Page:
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- American television evangelist
- American evangelist (1942-2007)
When Tammy Faye Bakker's daughter, Tammy Sue, remembers her mom, she remembers her singing. Not the singing that the bubbly televangelist performed during her popular Christmas specials or on her dozens of albums. It’s the way she’d sing around the house.
“She sang differently when we were at home than when she did live or when being recorded,” Tammy Sue Bakker told TODAY. “I loved hearing that voice. It was almost like this 1940s gorgeous thing that she would do, and I would beg her (to) please record that. Sadly, she never did. There's just so many wonderful things that I wish the world could know about her.”
Even though she wants to share these unknowns, Tammy Sue doesn’t really want to reflect with the media on the legacy of her mom, who died in 2007. It’s painful for her. Her mother once said, “I won't go forward looking in the rearview mirror of my life,” and, well, like mother, like daughter.
But right now, with her family once again in the spotlight because of a new film, “The Eyes of Tammy Faye,” Tammy Sue feels she doesn’t have much of a choice.
“It's been very challenging over my life because people have done films, books, articles, television shows, plays, musicals and all kinds of things about my family,” she shared. However, she said neither she nor her one brother has been consulted on these projects. Just last week when she turned on the TV to watch a rerun of “Modern Family,” a Tammy Faye Bakker reference came up.
“I'm a big girl and that's par for the course, but that's not really normal,” she said. “It’s strange to live that life.
“So when I first saw that they were going to do this film, frankly, I was not happy about it, only because I was like... here we go again.”
Based on a 2000 documentary of the same name, the new “Eyes of Tammy Faye” film starring Jessica Chastain tells the story of how Tammy Faye Bakker and Jim Bakker became two of the most powerful figures in the televangelical world before their downfall in 1987. Jim Bakker was convicted of fraud and served five years in prison — but despite never being criminally implicated herself, Tammy Faye suffered massive consequences for her husband’s crimes and for years was a social outcast and pariah.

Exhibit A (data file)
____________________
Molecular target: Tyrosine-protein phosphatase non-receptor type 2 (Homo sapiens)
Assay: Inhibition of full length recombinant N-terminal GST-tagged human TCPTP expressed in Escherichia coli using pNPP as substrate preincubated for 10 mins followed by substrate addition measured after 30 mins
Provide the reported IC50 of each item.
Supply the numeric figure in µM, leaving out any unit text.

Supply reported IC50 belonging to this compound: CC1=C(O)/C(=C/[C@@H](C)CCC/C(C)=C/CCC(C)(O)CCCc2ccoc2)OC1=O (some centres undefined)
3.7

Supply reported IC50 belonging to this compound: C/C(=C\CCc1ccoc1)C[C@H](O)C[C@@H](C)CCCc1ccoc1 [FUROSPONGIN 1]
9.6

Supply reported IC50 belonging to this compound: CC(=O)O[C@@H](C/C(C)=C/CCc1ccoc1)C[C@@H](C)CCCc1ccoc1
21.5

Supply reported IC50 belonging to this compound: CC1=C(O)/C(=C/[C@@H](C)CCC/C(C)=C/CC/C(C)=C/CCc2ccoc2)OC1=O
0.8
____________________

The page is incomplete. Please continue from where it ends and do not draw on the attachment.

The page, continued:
On that, her daughter said, “She never really got the unconditional love she gave to so many, and that's what makes me sad because she just wanted to love everyone.”
In tandem with the biopic, out Friday, Tammy Sue Bakker sat down with TODAY for her first interview in 17 years. Hesitant to open up, the 51-year-old graciously shared memories of her mother in hopes that people will better understand the woman behind the wigs and makeup who her daughter believes is still misunderstood to this day.
‘The makeup was a really big deal for people’
Tammy Sue Bakker was never given the opportunity to choose the stage for herself. “She was born on the set of a television show,” her parents often joked. The Bakkers were almost like a first iteration of the Kardashians, their personal lives put on display as its own form of entertainment.
“It’s funny because someone else has made that reference before,” Tammy Sue said of the Kardashians comparison. “We sent out Christmas cards to all the viewers, we were on my mom's albums, on magazine covers, in books and all these things that we were doing. Our lives were very open and basically on display for the world to see.”
When Tammy Sue was born in 1970, the Bakkers were on their ascent to becoming the co-founders of the PTL network, which stood for Praise the Lord. At its height, it reached 20 million viewers across dozens of countries. They also built Heritage USA, a massive complex in South Carolina that featured a Christian-themed amusement park. As Tammy Sue grew up, she found comfort on the stage as a singer. In 1986, when she was just 16 years old, she released her debut Christian album, “16,” which was edgy and progressive for its time.
“It sold a few million copies,” Tammy Sue said of the album’s success. “For the day and time that it was, it did really well. I was being played on the radio. I was in Billboard magazine. It was a whole thing.”